“And he opened his mouth and taught them, saying:
‘Blessed are the poor in spirit, for theirs is the kingdom of heaven.
Blessed are those who mourn, for they shall be comforted.
Blessed are the meek, for they shall inherit the earth.
Blessed are those who hunger and thirst for righteousness, for they shall be satisfied.
Blessed are the merciful, for they shall receive mercy.
Blessed are the pure in heart, for they shall see God.
Blessed are the peacemakers, for they shall be called sons of God.
Blessed are those who are persecuted for righteousness’ sake, for theirs is the kingdom of heaven.
Blessed are you when others revile you and persecute you and utter all kinds of evil against you falsely hon my account. Rejoice and be glad, for your reward is great in heaven, for so they persecuted the prophets who were before you.'” (Matthew 5:2-11, ESV)

The chapters in Matthew’s gospel that constitute the Sermon on the Mount are the most complete and clear description in the Bible of the principles of the Kingdom of God. We are not first and foremost citizens of our nation: we are primarily citizens of the Kingdom of God. And there is a great gap between the culture and values of the world and the Kingdom. So in the Sermon on the Mount, we find our value system, our standard of ethics and of religious devotion. These, though much admired, are totally at odds with the values of the world. These standards tell us that we are under the rule and authority of the Lord Jesus Christ.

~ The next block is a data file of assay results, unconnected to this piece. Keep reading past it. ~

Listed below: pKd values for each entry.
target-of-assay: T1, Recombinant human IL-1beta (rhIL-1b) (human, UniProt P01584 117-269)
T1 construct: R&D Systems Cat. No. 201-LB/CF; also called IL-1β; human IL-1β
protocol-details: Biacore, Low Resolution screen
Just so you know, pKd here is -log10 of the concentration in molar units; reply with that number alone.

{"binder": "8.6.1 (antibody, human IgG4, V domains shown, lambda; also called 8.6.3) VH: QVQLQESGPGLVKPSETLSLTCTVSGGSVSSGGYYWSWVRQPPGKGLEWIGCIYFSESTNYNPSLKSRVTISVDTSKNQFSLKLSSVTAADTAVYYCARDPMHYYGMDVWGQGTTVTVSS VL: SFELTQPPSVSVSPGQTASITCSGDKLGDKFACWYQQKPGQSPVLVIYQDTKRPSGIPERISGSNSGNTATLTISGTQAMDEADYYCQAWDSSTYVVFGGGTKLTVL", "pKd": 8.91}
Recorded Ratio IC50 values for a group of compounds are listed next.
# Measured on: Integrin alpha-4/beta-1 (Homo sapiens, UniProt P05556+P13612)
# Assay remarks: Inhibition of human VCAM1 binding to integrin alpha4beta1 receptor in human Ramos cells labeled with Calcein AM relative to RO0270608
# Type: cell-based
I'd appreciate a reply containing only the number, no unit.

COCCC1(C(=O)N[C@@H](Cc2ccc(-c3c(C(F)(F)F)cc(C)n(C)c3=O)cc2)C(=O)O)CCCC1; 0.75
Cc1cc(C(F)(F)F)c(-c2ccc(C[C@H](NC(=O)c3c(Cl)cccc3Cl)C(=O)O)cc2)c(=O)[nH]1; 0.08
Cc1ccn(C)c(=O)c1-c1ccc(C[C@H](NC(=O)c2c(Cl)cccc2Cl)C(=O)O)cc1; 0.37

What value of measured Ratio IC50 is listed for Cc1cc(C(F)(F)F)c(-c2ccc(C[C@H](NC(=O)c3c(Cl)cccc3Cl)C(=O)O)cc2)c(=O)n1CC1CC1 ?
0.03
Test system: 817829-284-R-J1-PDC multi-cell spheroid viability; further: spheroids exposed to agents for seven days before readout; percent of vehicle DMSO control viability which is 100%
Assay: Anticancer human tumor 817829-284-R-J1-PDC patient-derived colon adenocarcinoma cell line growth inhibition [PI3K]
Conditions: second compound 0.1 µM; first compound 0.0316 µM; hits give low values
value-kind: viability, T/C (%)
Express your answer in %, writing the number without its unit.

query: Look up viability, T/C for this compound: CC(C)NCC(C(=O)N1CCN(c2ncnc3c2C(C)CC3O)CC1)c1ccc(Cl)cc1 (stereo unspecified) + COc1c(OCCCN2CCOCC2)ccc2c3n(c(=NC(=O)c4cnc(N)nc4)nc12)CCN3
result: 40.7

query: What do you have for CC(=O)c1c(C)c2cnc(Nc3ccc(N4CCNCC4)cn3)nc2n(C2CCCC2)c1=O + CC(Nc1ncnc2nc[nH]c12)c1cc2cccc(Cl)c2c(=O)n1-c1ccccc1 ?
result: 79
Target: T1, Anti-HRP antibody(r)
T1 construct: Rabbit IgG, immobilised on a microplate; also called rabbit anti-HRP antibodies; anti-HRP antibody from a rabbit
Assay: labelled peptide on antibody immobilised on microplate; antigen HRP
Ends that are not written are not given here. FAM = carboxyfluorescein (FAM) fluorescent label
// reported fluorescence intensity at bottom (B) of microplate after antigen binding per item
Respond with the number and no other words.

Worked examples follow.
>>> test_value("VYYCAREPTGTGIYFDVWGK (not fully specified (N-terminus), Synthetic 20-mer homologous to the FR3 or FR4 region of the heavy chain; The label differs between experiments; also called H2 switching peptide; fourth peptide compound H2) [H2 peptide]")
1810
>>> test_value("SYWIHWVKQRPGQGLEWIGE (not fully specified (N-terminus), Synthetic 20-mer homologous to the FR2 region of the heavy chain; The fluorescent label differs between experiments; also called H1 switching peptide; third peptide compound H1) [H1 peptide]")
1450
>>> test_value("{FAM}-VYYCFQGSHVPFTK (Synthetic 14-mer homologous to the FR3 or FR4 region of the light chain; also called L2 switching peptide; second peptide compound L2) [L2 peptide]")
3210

It is so wonderful to hear the words of Jesus in the Beatitudes. They bring such comfort and peace to troubled hearts. The underlying basis for the tenets and principles of the Kingdom lies within the beatitudes, 8 blessings given for 8 qualities that Christians manifest. These 8 qualities are not a smorgasbord from which we can pick and choose. They are an interconnected group that describes every believer. Each one is to be poor in spirit, mourning, meek, hungry, merciful, pure in heart, a peacemaker and each will be persecuted. These characteristics constitute the responsibilities as well as the privileges and blessings of the Kingdom which God bestows upon those in whom He is carrying out His work of sanctification. He enables us to follow His commands and blesses us as we do.